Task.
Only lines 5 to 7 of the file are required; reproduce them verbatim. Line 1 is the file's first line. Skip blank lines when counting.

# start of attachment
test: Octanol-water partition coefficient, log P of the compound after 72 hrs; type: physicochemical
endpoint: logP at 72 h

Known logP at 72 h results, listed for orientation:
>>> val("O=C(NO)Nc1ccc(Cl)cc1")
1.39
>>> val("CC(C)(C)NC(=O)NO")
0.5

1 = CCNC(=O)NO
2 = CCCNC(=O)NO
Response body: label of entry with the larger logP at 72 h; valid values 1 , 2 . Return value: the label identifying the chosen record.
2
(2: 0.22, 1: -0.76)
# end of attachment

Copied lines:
1.39
>>> val("CC(C)(C)NC(=O)NO")
0.5